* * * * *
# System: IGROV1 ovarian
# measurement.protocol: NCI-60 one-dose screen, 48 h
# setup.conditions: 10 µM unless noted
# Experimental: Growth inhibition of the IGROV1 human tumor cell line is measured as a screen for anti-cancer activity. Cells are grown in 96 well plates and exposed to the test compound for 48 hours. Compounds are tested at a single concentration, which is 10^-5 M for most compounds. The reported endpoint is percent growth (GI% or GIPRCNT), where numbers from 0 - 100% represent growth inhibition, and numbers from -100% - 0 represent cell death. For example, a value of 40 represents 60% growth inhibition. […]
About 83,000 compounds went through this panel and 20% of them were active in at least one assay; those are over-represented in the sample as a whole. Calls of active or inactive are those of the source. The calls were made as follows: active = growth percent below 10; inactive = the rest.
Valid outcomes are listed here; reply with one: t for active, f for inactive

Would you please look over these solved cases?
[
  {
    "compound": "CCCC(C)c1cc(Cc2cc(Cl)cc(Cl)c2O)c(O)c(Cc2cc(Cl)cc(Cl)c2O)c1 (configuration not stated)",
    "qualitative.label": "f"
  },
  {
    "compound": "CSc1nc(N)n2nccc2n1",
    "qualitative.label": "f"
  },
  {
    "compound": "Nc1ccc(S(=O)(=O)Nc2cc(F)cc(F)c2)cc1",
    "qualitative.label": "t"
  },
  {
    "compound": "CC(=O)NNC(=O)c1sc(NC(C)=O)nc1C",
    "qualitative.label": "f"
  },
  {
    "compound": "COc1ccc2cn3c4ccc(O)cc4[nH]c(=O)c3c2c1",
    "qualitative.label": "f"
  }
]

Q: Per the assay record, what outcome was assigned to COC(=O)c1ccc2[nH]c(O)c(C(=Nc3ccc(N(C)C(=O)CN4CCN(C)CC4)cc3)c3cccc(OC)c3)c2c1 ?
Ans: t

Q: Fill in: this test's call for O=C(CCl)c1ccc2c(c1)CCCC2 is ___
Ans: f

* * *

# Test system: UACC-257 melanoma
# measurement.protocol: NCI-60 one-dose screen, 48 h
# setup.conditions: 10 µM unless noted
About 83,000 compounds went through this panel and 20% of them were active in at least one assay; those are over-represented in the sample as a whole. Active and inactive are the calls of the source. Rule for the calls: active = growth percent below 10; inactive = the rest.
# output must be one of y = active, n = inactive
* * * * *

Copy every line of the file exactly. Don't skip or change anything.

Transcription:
# System: IGROV1 ovarian
# measurement.protocol: NCI-60 one-dose screen, 48 h
# setup.conditions: 10 µM unless noted
# Experimental: Growth inhibition of the IGROV1 human tumor cell line is measured as a screen for anti-cancer activity. Cells are grown in 96 well plates and exposed to the test compound for 48 hours. Compounds are tested at a single concentration, which is 10^-5 M for most compounds. The reported endpoint is percent growth (GI% or GIPRCNT), where numbers from 0 - 100% represent growth inhibition, and numbers from -100% - 0 represent cell death. For example, a value of 40 represents 60% growth inhibition. […]
About 83,000 compounds went through this panel and 20% of them were active in at least one assay; those are over-represented in the sample as a whole. Calls of active or inactive are those of the source. The calls were made as follows: active = growth percent below 10; inactive = the rest.
Valid outcomes are listed here; reply with one: t for active, f for inactive

Would you please look over these solved cases?
[
  {
    "compound": "CCCC(C)c1cc(Cc2cc(Cl)cc(Cl)c2O)c(O)c(Cc2cc(Cl)cc(Cl)c2O)c1 (configuration not stated)",
    "qualitative.label": "f"
  },
  {
    "compound": "CSc1nc(N)n2nccc2n1",
    "qualitative.label": "f"
  },
  {
    "compound": "Nc1ccc(S(=O)(=O)Nc2cc(F)cc(F)c2)cc1",
    "qualitative.label": "t"
  },
  {
    "compound": "CC(=O)NNC(=O)c1sc(NC(C)=O)nc1C",
    "qualitative.label": "f"
  },
  {
    "compound": "COc1ccc2cn3c4ccc(O)cc4[nH]c(=O)c3c2c1",
    "qualitative.label": "f"
  }
]

Q: Per the assay record, what outcome was assigned to COC(=O)c1ccc2[nH]c(O)c(C(=Nc3ccc(N(C)C(=O)CN4CCN(C)CC4)cc3)c3cccc(OC)c3)c2c1 ?
Ans: t

Q: Fill in: this test's call for O=C(CCl)c1ccc2c(c1)CCCC2 is ___
Ans: f

* * *

# Test system: UACC-257 melanoma
# measurement.protocol: NCI-60 one-dose screen, 48 h
# setup.conditions: 10 µM unless noted
About 83,000 compounds went through this panel and 20% of them were active in at least one assay; those are over-represented in the sample as a whole. Active and inactive are the calls of the source. Rule for the calls: active = growth percent below 10; inactive = the rest.
# output must be one of y = active, n = inactive